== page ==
Oakhill Correctional Institution inmates now have access to a Wisconsin Job Center.
Inmates at the state prison, located about 20 minutes outside Madison, can now use computers with limited internet to build resumes, search and apply for jobs, and set up interviews via email.
The job center, the first of it's kind in Wisconsin, has been up and running for a few weeks, and at least one inmate has already had success, said Jennifer Brikowski, an employment and training specialist based at the Dane County Job Center.
"He applied for a job. We got a response back from the employer, and he got offered an interview," Brikowski said. "So through email, I scheduled the interview for him. He was released on a Thursday. The interview was that following Monday. He went to the interview and got offered the job."
Wisconsin Department of Workforce Development Secretary Ray Allen said he and others have long dreamt of creating a center that would provide people incarcerated in Wisconsin access to jobs after prison and hope while still behind bars.
"Hope for those who had made a mistake. Hope that gives them the opportunity to become law-abiding, self-sustaining citizens of this great state. Today, that dream has come true," Allen said Monday, when the center was first shared with the public and officials made appearances.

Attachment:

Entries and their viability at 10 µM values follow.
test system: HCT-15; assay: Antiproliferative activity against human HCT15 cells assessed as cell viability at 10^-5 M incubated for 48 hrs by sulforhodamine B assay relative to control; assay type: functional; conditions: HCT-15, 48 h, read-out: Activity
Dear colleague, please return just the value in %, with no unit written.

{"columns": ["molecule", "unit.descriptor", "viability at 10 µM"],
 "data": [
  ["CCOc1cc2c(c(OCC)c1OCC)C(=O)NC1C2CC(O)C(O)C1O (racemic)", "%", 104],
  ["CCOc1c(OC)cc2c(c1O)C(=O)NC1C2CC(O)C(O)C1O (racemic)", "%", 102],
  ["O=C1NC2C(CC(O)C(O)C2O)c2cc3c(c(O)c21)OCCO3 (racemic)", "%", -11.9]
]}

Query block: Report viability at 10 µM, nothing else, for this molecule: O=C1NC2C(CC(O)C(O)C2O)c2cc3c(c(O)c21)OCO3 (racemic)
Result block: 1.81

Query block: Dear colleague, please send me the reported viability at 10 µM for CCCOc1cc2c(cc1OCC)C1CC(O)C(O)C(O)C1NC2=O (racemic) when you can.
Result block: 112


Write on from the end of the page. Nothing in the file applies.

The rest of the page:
Lt. Gov. Rebecca Kleefisch also lauded the new center and said she’s advocated for a facility like this throughout her tenure. She said this center helps the state Department of Corrections live up to its name.
"So that our folks who come to our Corrections Department are coming not to a punishment department but a corrections department, where there is an opportunity to learn, to grow your skills and to return to the communities from which they came, as 95 percent of them will, with opportunity," Kleefisch said.
Kleefisch cited the results of a vocational training academy for the state’s incarcerated population. Out of 157 inmates who completed that training and were released back to their communities through September of this year, 149 have gotten a job. Kleefisch said there is an economic case for providing job training, like the vocational academy, and job access, through the new job center.
However, she said, "The better case to be made is one of heart, one of investment in your fellow man, one of second chances."